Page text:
The path to heroism

In 1948, the Burma Road became Jerusalem's lifeline.

May 24, 2007 18:44
The path to heroism

burma road sign 88. (photo credit: )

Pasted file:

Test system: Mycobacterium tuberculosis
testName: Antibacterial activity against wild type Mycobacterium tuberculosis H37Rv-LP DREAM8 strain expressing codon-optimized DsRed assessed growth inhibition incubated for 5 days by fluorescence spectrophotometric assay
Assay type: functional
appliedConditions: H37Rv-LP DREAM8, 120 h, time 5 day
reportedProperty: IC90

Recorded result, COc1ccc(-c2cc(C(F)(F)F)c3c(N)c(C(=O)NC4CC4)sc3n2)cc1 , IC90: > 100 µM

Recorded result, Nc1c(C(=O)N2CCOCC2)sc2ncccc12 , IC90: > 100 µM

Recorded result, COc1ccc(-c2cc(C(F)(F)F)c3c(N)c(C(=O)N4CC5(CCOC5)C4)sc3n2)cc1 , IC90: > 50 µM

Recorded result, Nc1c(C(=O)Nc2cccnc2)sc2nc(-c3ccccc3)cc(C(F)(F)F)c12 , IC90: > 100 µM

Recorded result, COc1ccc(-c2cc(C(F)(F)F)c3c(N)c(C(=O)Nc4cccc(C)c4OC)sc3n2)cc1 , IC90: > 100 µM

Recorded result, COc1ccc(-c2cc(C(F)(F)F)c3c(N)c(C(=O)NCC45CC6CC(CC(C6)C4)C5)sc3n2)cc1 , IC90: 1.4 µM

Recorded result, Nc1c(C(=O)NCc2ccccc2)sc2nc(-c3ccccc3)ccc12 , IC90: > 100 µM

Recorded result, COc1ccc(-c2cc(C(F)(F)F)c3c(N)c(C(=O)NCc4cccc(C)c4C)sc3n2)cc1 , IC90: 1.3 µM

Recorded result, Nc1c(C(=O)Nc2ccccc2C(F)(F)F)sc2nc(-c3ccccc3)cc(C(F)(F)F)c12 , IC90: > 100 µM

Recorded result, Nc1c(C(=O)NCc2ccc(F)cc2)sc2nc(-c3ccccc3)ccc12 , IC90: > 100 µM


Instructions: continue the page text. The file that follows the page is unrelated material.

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In 1947, David Ben-Gurion asked American Colonel Mickey Marcus to find an American officer who would serve as a key strategic military adviser to the burgeoning Jewish army. Marcus volunteered himself and the US Army granted him leave. He arrived in Tel Aviv in January 1948. As a result of his courage and the intelligence he provided in early 1948, David Ben-Gurion made him commander of the Jerusalem front, and Marcus was given charge over the Etzioni, Har-El and Seventh Brigades. Ben-Gurion also made him a major-general. Marcus was the first Jewish soldier to hold this rank since Judah Maccabee more than 2,000 years ago. By May 1948, when the Jewish section of Jerusalem was about to fall, Marcus had already commanded several successful operations. To lift the Arab siege he decided that it was necessary to construct a bypass road through the mountains around Jerusalem in order to bring arms, supplies, medicine and water to the city. Three Palmah soldiers helped him complete his mission. On brief leave from the army, they tried to find a way from the besieged city to Tel Aviv while hiding from the Arab Legion. They followed old goat paths that went through the hills and managed to reach Kibbutz Hulda. With a group of 150 soldiers they came back to the route they had discovered, trying to clear the path and make it passable for jeeps. On the night of May 29, 1948, soldiers of the Har-El Brigade followed the route with a jeep, and after three hours of maneuvering through the steep Judean Hills, they met at Beit Susin with another jeep coming on the east road from Jerusalem. (The passage was named "The Burma Road" after the road built by 200,000 Chinese laborers during World War II which allowed the Allies to transport goods from Burma to China.) This road of heroism, envisioned by Mickey Marcus, was a 25-kilometer path that linked Jerusalem to a road leading from Tel Aviv. For four weeks, soldiers and civilian volunteers labored in its construction under the cover of night and within range of Arab mortars. The work was considered so essential that the chief rabbi gave permission to work on it on Shabbat. The Burma Road provided relief for Jerusalemites for nearly five months until December 1948, when the road connecting the Nahshon and Shimshon junctions was completed. Had the convoys not gotten through, the Jews remaining in Jerusalem would have most likely starved or been forced to surrender. In a tragic accident, Marcus was killed by friendly fire mere hours before hostilities ended. LOCATED IN the heart of green forests with recreation areas and panoramic lookout points, today's Burma Road is a well-marked path where family cars can travel freely. Visitors are now able to drive through the route where armored conveys climbed and see the silhouettes and remains of the armored cars which were left as a memorial to the actions of those who saved the city. One of the ways to enter the Burma Road is from the Har-El overlook on Road No. 44. The stone house at this site was the school of the Arab village Beit Jiz, and next to it there is a picnic site, a children's playground and wooden signs with schematic maps explaining the historical sites along the road. From there, follow the red-marked path heading east (right) to Ein Susin, the Arab village that was conquered in 1948. Here you can walk among the old eucalyptus trees and look at the old pumping station which was part of the system supplying water to Jerusalem from a pool at Hulda. Continue straight for about 1 km. to Ma'aleh Te'enim, a steep section where fig trees are planted on both sides of the road. (This section was hard for the pre-state vehicles to negotiate, and supplies were carried by animals to the top of the hill and reloaded on trucks which came from Jerusalem.) Recently this section was asphalted, and iron silhouettes of trucks and jeeps describing the battle were placed at the site. The road continues east (follow the red-marked signs) to the Serpentines Descent, which is not a recommended drive unless you're in a 4x4. Here you're advised to walk down the hill and enjoy the view. Once you're ready to continue, get back into the car and continue 400 meters forward. At the crossroads go on with the road to the bottom of the serpentines where you can view the water pipeline monument. This pipeline replaced the main pipe after the Jordanians blew up the pumping station in Latrun. Keep on with the red-marked trail to the Carob Park where picnic tables are located under the canopy of a huge carob tree. This is a recommended place to rest and walk to the Burma Road lookout, where a panoramic view of the Masrek Nature Reserve, Beit Meir, the fortified heights (Mishlatim) of Mount Orna and the Convoy Ridge are revealed. Next are Ein Hila and Ein Mesila, two natural springs where the Jewish National Fund has built recreation areas for children to play while the adults rest and enjoy the sound of flowing water. A few hundred meters along the road is the Sha'ar Hagai observation point. Standing there, above the highway to Jerusalem, one can see how easy it would have been for anyone holding such position to stop traffic along the main road. For those of you with family cars, this is where the trail ends, as the continuation is suitable only for off-road vehicles. If you're with a 4x4, you can continue and climb all the way to Beit Meir and the Masrek Nature Reserve. Whichever route you choose, you'll leave the Burma Road trail with a piece of Zionist history and the feeling of having being privy to just a little of what soldiers and citizens went through in the battle for Jerusalem. Directions: From Highway No. 1, take the Sha'ar Hagai exit and turn on to Road No. 38 towards Beit Shemesh. At the Shimshon Junction, turn right onto Road No. 44, and then right again at Kibbutz Harel, where the Burma Road is signposted.